Each notice in “He Loves a Good Deal of Rum” describes the individual by physical features, his place of birth or last residence, occupation, company served in, date missing, and other characteristics. The index at the back of each volume lists every full name given in the notices, or roughly 7,500 names in all. Following is a notice that may be considered representative for the work as a whole:

“Deserted from my company, in Col. Craft’s battalion of colony train of artillery, Michael Carrick, 31 years of age, about 5 foot 8 inches high, with a cut over his right eye brow, well set, black hair, and buck skin breeches. He had on a grey out side jacket and striped waist coat, a new cotton shirt, and carried away with him a French musket and bayonet.–Any person who shall stop said deserter and thief, shall have a reward of FOUR DOLLARS, and all charges paid by JOSEPH BALCH.” The Boston Gazette and Country Journal, July 22, 1776; July 29, 1776.

“He loves a good deal of run…” – Military Desertions during the American Revolution 1775-1783; Volume One, 1775-June 30, 1777; by Joseph Lee Boyle; 2009, Soft Cover; Perfect Bound; 5.5×8; 385 pp; ISBN: 9780806354033; Item #CF9946; $39.50 plus $5 p&h (media mail); Order from

“He loves a good deal of run…” – Military Desertions during the American Revolution 1775-1783; Volume Two, June 30, 1777-1783; by Joseph Lee Boyle; 2009, Soft Cover; Perfect Bound; 5.5×8; 347 pp; ISBN: 9780806354040; Item #CF9947; $39.50 plus $5 p&h (media mail); Order from

NSDAR to Place Markers on Revolutionary War Veteran Graves in the Vaughan Hill Cemetery, Wood River Twp, Madison Co., Illinois

vaughanhillcemetery1It is planned that the NSDAR will honor two Revolutionary War soldiers by marking gravesites at the Vaughn Hill Cemetery in Wood River Twp, Madison Co., Illinois.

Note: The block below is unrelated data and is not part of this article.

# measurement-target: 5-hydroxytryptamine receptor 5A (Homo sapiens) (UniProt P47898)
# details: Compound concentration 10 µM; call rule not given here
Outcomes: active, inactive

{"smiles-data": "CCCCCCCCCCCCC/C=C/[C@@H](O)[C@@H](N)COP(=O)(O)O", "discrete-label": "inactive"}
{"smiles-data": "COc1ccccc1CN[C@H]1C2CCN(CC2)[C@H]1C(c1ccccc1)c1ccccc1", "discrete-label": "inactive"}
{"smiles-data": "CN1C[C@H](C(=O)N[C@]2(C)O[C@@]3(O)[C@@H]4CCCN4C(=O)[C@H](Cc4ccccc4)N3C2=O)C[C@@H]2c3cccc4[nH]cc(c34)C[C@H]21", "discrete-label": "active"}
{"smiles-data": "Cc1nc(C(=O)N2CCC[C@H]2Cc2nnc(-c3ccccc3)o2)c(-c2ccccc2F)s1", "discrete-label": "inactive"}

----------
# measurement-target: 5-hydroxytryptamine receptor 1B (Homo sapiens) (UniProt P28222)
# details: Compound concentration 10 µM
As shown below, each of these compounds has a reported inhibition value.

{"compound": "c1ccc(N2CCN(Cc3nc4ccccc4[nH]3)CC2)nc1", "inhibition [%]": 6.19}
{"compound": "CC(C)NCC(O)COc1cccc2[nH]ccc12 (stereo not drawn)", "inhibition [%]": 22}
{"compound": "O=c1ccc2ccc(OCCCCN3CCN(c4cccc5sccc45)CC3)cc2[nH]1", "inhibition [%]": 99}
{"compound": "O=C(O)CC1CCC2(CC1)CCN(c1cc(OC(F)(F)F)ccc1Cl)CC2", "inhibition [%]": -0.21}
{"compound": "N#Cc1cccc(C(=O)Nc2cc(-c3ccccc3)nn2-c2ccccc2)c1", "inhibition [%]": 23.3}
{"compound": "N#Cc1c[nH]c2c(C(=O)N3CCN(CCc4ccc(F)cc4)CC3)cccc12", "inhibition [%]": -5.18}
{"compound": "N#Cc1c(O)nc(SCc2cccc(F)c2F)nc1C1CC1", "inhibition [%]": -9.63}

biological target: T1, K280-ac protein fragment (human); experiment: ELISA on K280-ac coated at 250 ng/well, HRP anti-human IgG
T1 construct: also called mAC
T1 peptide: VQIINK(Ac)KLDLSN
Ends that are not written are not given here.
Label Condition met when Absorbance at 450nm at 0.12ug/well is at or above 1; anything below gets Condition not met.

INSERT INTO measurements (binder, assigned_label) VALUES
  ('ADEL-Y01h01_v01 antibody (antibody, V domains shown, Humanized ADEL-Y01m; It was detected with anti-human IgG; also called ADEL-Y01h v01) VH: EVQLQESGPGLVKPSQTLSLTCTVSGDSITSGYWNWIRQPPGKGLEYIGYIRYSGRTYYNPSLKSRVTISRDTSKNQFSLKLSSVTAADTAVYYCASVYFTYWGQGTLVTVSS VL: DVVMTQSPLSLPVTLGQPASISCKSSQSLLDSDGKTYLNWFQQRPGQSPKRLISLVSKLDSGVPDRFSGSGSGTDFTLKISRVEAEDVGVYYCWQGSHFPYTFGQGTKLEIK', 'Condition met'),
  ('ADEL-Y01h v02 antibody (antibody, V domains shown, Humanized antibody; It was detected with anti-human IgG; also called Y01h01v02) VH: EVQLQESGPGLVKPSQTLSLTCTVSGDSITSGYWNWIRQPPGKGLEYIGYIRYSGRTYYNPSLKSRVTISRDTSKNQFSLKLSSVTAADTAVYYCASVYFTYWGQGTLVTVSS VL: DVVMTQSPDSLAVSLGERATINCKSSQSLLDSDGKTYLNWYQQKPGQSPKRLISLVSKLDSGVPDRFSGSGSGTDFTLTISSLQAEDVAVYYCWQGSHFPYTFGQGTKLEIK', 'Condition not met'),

The National Society Daughters of the American Revolution will place commemorative markers in the cemetery for the unmarked graves of two soldiers, Pvt. Anthony Alexander Harrison of Virginia and Pvt. John Cornelison of North Carolina.

Stones will also be placed on those of the wives of soldiers John Ratton and Martin Pruitt.

Wood River declared the cemetery an historic site in 2004. One of the oldest cemeteries in the Illinois, a number of the area’s first settlers are buried in the historic Vaughan Hill Cemetery, which lies along Vaughn Road/Illinois Route 111.

Early pioneers buried in the cemetery include those by the name of Vaughn, Haller, Starkey, Jones, Kendall, Berry and Lawrence. The oldest gravesite in the cemetery dates is that of Sarah Pruitt, dating to 1806. The victims from the Wood River Massacre are also buried there in a common grave.

According to information from the Madison County Genealogical Society, there are about 125 burial sites in the cemetery. However, it is reported that volunteers have plotted as many as 158 graves.

Read more about it in the February 5, 2009 edition of the Telegraph. Adds About 300 New Online Resources from GPC

On August 24, posted 301 new items, including many books that I’m familiar with. In running through the list, I find that the books seem to all be those published by Genealogical Publishing Company. These books cover many topics including: Irish, Germanic, Revolutionary War, and various countywide and statewide titles (including many for New York State). This is a major expansion of digitized books at Previously, the majority of digitized books at were duplicates of those available at HeritageQuest Online.